When we were apartment camping without much internet or TV reception we went to the movies every weekend. We saw several movies that normally I would have passed until they were on TV. But given the situation we paid the price to get out, sit in chairs other than camping ones, see something other than DVDs and enjoy ourselves. Money Monster was one of those movies.
The main actors were definite A-listers George Clooney and Julia Roberts. Clooney was this star of an over the top financial advice show. Roberts was his world weary director. All changes when a disgruntled investor who followed some of Clooney’s flippant advice and lost all comes to the set to take him hostage.
That set the stage for a great character moral drama. I was thinking something along the likes of Death of a Salesman or 12 Angry Men. You know character development in a room under tension kind of thing. Who is responsible for the devastation of this man’s life? Sure hostage taking is wrong but are people like the Clooney character taking advantage of the little guy? Are big corporations with their maneuverings thinking of their investors or is it the tops guys playing a Games of Thrones type power grab? Does the investor has culpability, caveat emptor? Where does one the responsibility of one of these parties ends and the other begin? Should business be moral or just legal?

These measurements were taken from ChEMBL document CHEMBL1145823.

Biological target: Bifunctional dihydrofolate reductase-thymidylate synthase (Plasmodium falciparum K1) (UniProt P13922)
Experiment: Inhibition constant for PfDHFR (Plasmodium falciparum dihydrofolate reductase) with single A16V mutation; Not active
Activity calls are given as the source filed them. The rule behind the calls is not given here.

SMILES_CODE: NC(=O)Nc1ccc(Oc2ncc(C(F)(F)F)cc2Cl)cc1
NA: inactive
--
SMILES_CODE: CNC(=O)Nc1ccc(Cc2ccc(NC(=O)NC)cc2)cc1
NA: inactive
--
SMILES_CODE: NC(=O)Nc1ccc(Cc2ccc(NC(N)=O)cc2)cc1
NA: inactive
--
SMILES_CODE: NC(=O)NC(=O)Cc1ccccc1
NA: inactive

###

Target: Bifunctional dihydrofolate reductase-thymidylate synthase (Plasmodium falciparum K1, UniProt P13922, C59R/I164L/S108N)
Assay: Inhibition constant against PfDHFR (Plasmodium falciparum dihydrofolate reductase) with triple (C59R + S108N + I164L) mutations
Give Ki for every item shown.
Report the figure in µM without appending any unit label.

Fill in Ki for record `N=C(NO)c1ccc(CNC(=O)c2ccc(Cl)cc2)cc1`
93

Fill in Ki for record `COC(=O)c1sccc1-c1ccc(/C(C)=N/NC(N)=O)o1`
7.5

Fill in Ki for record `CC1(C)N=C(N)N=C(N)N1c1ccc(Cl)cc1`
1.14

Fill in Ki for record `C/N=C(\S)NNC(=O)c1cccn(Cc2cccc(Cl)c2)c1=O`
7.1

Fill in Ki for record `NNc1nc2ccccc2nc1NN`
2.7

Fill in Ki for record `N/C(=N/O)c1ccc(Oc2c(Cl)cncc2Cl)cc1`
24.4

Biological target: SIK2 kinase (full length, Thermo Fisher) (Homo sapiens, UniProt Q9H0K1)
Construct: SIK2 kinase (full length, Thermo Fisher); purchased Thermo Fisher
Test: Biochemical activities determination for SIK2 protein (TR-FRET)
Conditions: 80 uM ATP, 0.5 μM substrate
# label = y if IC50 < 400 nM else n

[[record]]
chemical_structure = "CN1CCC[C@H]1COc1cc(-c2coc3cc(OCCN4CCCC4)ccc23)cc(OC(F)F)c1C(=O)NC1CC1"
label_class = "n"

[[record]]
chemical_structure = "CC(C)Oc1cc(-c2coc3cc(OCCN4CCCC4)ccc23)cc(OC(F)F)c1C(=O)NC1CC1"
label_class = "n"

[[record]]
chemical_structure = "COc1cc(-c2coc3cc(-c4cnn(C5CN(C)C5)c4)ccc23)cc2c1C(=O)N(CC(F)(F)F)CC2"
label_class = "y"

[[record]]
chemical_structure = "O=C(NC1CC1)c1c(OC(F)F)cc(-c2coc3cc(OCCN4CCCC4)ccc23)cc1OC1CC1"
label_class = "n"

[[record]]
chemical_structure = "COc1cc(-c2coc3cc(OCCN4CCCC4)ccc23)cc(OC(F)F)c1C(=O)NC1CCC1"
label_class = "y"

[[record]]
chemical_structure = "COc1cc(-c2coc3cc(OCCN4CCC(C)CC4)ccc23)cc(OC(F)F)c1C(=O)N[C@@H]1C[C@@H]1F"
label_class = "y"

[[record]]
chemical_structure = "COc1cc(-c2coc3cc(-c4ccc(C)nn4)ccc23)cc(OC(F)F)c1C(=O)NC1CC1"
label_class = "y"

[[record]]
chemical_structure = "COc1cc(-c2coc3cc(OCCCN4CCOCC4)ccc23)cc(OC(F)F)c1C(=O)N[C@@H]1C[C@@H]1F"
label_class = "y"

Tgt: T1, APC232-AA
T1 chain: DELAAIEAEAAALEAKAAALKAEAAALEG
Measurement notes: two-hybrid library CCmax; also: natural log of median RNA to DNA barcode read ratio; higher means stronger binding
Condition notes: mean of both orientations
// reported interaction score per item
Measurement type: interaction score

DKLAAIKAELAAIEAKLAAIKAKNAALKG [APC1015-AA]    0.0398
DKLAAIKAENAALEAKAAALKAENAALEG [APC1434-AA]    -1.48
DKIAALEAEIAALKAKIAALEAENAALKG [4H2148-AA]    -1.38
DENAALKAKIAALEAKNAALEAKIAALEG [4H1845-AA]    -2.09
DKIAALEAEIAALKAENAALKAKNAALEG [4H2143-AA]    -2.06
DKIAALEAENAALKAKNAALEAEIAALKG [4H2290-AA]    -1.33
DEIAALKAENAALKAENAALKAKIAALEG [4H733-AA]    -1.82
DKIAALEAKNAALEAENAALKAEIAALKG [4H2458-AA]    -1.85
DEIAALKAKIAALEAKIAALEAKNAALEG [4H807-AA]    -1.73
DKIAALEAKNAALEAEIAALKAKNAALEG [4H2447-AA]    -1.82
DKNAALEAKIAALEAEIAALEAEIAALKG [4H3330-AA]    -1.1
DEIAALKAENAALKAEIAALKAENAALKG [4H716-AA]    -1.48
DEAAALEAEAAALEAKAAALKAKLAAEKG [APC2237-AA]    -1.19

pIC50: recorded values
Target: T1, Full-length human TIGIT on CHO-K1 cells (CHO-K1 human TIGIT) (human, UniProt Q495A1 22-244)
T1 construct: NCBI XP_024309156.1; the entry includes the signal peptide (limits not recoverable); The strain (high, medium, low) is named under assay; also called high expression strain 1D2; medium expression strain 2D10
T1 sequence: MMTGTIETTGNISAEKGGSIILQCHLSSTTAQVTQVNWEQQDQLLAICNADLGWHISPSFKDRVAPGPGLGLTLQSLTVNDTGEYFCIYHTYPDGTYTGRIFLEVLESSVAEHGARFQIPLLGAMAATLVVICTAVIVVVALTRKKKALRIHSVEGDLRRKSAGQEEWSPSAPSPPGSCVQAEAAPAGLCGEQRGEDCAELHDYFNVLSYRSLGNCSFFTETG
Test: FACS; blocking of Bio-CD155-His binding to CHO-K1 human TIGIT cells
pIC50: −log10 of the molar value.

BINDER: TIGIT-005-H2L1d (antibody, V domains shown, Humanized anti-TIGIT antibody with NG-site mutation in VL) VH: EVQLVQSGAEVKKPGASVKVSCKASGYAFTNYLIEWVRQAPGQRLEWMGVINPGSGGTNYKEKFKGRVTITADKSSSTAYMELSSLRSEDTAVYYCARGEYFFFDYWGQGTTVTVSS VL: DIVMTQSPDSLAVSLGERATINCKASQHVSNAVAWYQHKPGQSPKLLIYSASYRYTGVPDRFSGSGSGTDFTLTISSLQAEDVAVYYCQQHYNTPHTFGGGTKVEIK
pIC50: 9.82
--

All those are good issues that were raised and chewed upon as Roberts worked with police to deal with the hostage situation on her stage. If it all had stayed in the studio and come to an end there after each main character coming to their new answers for these questions from enduring the situation that would have been one helluva a movie. But alas this is modern Hollywood during the Summer blockbuster season we gotta take it over the top and they did.
Instead of pondering and dealing with grey lines they had to go for black and white. They had to cross the line into illegal so we’d know who the bad guy was. Can’t have everyone be a bit of both you see the audience is too simple to ever get that. Then we had to really crush believability and take it outside the studio in a series of scenes that were so over the top that at that point I was personally rooting for all of them to die. I’ll save you from the Hollywood ending but let me say it was typical.
Now if I’d tuned into Lifetime to watch this as a Lifetime movie I’d say it was good. It lives up to what I’d expect there. But after paying full price and getting a set up that could have led to a deep thought not fully resolved but good commentary on society movie only to have it fall into the gotta have a big ending scene crap I was disappointed. In the end I can say we had a night out, got some good popcorn, got a good 30 minutes of entertainment maybe 40 out of the 98 minute movie, and enjoyed seats that were padded.